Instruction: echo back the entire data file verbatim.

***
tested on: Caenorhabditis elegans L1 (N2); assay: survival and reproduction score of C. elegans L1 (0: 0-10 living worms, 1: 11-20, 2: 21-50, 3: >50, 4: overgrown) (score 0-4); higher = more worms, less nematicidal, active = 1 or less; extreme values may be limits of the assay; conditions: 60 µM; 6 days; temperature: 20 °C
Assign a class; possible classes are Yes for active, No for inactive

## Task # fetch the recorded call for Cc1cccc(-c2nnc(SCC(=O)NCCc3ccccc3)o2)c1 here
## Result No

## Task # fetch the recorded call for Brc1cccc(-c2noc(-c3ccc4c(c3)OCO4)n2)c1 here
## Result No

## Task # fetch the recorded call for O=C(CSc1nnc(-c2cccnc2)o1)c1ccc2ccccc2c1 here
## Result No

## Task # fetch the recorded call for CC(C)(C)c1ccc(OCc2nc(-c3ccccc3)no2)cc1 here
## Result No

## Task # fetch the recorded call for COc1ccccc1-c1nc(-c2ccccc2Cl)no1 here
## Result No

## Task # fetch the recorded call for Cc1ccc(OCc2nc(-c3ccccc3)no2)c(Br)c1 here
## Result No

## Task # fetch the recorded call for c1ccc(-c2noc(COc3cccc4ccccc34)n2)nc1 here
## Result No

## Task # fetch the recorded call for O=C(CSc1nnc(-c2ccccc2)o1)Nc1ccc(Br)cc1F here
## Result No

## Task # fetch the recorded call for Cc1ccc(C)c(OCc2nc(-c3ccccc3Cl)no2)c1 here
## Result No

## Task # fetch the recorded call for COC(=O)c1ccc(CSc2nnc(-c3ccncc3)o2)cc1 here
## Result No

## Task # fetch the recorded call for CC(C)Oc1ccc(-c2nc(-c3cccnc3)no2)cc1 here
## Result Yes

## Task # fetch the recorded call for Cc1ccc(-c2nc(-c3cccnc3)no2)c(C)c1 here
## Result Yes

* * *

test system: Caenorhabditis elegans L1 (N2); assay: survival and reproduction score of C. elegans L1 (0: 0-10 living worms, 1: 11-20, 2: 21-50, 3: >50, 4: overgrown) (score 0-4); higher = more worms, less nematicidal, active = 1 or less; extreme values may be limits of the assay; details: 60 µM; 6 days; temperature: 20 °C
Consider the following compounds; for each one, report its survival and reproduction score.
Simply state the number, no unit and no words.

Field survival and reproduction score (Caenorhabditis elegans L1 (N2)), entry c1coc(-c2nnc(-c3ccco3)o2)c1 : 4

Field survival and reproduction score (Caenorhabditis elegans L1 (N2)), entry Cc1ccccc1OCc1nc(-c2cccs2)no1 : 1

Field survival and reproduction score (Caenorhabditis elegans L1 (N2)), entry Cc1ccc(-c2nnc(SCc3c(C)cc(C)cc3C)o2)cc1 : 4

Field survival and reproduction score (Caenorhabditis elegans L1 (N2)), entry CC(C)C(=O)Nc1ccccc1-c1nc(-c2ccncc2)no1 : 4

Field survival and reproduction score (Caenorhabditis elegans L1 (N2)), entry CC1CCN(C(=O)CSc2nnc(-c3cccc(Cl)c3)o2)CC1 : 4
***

tested on: Caenorhabditis elegans L1 (N2); assay: survival and reproduction score of C. elegans L1 (0: 0-10 living worms, 1: 11-20, 2: 21-50, 3: >50, 4: overgrown) (score 0-4); higher = more worms, less nematicidal, active = 1 or less; extreme values may be limits of the assay; conditions: 60 µM; 6 days; temperature: 20 °C
Assign a class; possible classes are Yes for active, No for inactive

## Task # fetch the recorded call for Cc1cccc(-c2nnc(SCC(=O)NCCc3ccccc3)o2)c1 here
## Result No

## Task # fetch the recorded call for Brc1cccc(-c2noc(-c3ccc4c(c3)OCO4)n2)c1 here
## Result No

## Task # fetch the recorded call for O=C(CSc1nnc(-c2cccnc2)o1)c1ccc2ccccc2c1 here
## Result No

## Task # fetch the recorded call for CC(C)(C)c1ccc(OCc2nc(-c3ccccc3)no2)cc1 here
## Result No

## Task # fetch the recorded call for COc1ccccc1-c1nc(-c2ccccc2Cl)no1 here
## Result No

## Task # fetch the recorded call for Cc1ccc(OCc2nc(-c3ccccc3)no2)c(Br)c1 here
## Result No

## Task # fetch the recorded call for c1ccc(-c2noc(COc3cccc4ccccc34)n2)nc1 here
## Result No

## Task # fetch the recorded call for O=C(CSc1nnc(-c2ccccc2)o1)Nc1ccc(Br)cc1F here
## Result No

## Task # fetch the recorded call for Cc1ccc(C)c(OCc2nc(-c3ccccc3Cl)no2)c1 here
## Result No

## Task # fetch the recorded call for COC(=O)c1ccc(CSc2nnc(-c3ccncc3)o2)cc1 here
## Result No

## Task # fetch the recorded call for CC(C)Oc1ccc(-c2nc(-c3cccnc3)no2)cc1 here
## Result Yes

## Task # fetch the recorded call for Cc1ccc(-c2nc(-c3cccnc3)no2)c(C)c1 here
## Result Yes

* * *

test system: Caenorhabditis elegans L1 (N2); assay: survival and reproduction score of C. elegans L1 (0: 0-10 living worms, 1: 11-20, 2: 21-50, 3: >50, 4: overgrown) (score 0-4); higher = more worms, less nematicidal, active = 1 or less; extreme values may be limits of the assay; details: 60 µM; 6 days; temperature: 20 °C
Consider the following compounds; for each one, report its survival and reproduction score.
Simply state the number, no unit and no words.

Field survival and reproduction score (Caenorhabditis elegans L1 (N2)), entry c1coc(-c2nnc(-c3ccco3)o2)c1 : 4

Field survival and reproduction score (Caenorhabditis elegans L1 (N2)), entry Cc1ccccc1OCc1nc(-c2cccs2)no1 : 1

Field survival and reproduction score (Caenorhabditis elegans L1 (N2)), entry Cc1ccc(-c2nnc(SCc3c(C)cc(C)cc3C)o2)cc1 : 4

Field survival and reproduction score (Caenorhabditis elegans L1 (N2)), entry CC(C)C(=O)Nc1ccccc1-c1nc(-c2ccncc2)no1 : 4

Field survival and reproduction score (Caenorhabditis elegans L1 (N2)), entry CC1CCN(C(=O)CSc2nnc(-c3cccc(Cl)c3)o2)CC1 : 4